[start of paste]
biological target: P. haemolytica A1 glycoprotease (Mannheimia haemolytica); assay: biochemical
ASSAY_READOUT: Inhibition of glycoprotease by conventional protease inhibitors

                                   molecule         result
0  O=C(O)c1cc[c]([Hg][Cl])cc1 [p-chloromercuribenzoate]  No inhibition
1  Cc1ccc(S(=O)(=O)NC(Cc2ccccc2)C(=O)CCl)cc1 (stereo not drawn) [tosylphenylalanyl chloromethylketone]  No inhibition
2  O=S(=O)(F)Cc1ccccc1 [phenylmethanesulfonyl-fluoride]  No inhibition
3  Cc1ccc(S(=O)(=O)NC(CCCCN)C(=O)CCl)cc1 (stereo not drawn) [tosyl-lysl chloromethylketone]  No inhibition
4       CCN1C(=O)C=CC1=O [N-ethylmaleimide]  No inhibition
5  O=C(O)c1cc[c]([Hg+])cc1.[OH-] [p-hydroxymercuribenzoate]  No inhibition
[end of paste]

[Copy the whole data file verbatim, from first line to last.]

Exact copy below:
biological target: P. haemolytica A1 glycoprotease (Mannheimia haemolytica); assay: biochemical
ASSAY_READOUT: Inhibition of glycoprotease by conventional protease inhibitors

                                   molecule         result
0  O=C(O)c1cc[c]([Hg][Cl])cc1 [p-chloromercuribenzoate]  No inhibition
1  Cc1ccc(S(=O)(=O)NC(Cc2ccccc2)C(=O)CCl)cc1 (stereo not drawn) [tosylphenylalanyl chloromethylketone]  No inhibition
2  O=S(=O)(F)Cc1ccccc1 [phenylmethanesulfonyl-fluoride]  No inhibition
3  Cc1ccc(S(=O)(=O)NC(CCCCN)C(=O)CCl)cc1 (stereo not drawn) [tosyl-lysl chloromethylketone]  No inhibition
4       CCN1C(=O)C=CC1=O [N-ethylmaleimide]  No inhibition
5  O=C(O)c1cc[c]([Hg+])cc1.[OH-] [p-hydroxymercuribenzoate]  No inhibition